Osage Elk Hunt

Original Text


“THE OSAGE INDIANS. In the river valleys of Western Missouri and Southeastern Kansas the Osages built their villages, filled their garden patches, and hunted the abundant wild game. Their customs were similar to those of the Kansa people who were their northern neighbors and relatives. The Osages are described by early explorers as being a group of extremely tall people, living in wigwams of bark and reeds. Their main population, about five thousand, was clustered in villages along the Arkansas and Neosho rivers. Incessant warfare with their traditional enemies, the Comanches and the Pawnees, was often unprofitable for the Osages. They were finally removed by the government to a reservation at Pawhuska, Oklahoma, where oil discovered on their land has made them wealthy.”

“OSAGE ELK HUNT. In the eastern part of Kansas, methods of hunting differed from those used on the prairies. More nearly like the Woodland Indians of the east, the Osages were apt to stalk their game or to catch it in snares and traps. This diorama shows hunters anxiously awaiting the results of a shot at one of a pair of Wapiti, or American Elk, drinking from a pool in the stream. One hunter carries snared rabbits and a wild turkey, victims of their flint-tipped arrows, while three cautious bears are visible in the distance. The Wapiti, once widely distributed over our continent, is considered one of the finest of game animals because of its size and palatable meat. The black bear, also choice game, was quite abundant in this region, and the wild turkey was found far out on the prairies.”

A Modern View

The Osage inhabited parts of Kansas at the time of contact, although their main settlements were in western Missouri. Women cultivated crops and gathered wild plants, while men ventured onto the Plains to hunt bison, but also stalked woodlands game like elk, deer, and bear, as mentioned in the original text.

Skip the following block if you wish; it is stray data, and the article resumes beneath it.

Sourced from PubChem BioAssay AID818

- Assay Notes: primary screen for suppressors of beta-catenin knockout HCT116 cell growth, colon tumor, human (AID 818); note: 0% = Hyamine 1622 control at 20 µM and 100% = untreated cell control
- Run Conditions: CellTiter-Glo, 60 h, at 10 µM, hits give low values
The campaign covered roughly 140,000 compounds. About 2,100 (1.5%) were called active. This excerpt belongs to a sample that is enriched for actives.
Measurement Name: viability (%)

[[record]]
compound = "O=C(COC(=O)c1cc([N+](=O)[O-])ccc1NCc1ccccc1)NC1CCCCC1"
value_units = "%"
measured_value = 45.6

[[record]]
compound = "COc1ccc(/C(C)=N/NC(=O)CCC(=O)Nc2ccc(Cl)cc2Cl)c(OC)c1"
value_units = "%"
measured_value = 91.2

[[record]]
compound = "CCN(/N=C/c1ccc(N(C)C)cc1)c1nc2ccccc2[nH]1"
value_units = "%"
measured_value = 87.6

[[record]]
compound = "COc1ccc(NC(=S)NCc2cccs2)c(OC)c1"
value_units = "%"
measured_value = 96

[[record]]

Osage villages, which bordered significant waterways, became important trade hubs by the eighteenth century. This made the Osage valuable allies for European fur traders. Although the Osage established a positive relationship with the French, their interactions with Europeans soured over time.

Following the 1803 Louisiana Purchase, the United States began forcing eastern tribes westward. The Osage saw these removed peoples as invaders, which led to several violent clashes. The U.S. also coerced the Osage into multiple land cessions. In 1825, the tribe regrouped on the Osage Diminished Reserve in Kansas. There they faced new challenges from local tribes who viewed them as interlopers. As described in the original text, the Osage engaged in warfare with Plains peoples like the Comanche and Pawnee in the mid-nineteenth century.

In 1870, Congress relocated the Osage to Indian Territory (now Oklahoma). Although the reservation initially seemed barren, prospectors discovered oil in 1897. As discussed in the original text, oil production made the Osage wealthy. Not mentioned in the text, however, is the way that White Americans profited from the tribe’s good fortune. A 1921 law required courts to appoint White “guardians” to oversee Osage assets. This law was based on the racist assumption that Indigenous people were incapable of managing their own affairs. Many local Whites exploited the ruling to seize Osage headrights; a series of unsolved murders in the early 1920s furthered this transfer of wealth. Ultimately, a federal investigation prompted Congress to prohibit non-Osage inheritance of headrights in 1925.

Today, the Osage Nation includes more than 20,000 enrolled citizens. In the early twenty-first century, the tribe sued the United States for mismanaging its mineral resources. This culminated in a 2011 settlement that provided the Osage with $380 million in compensation and a promise of improved protection for tribal assets.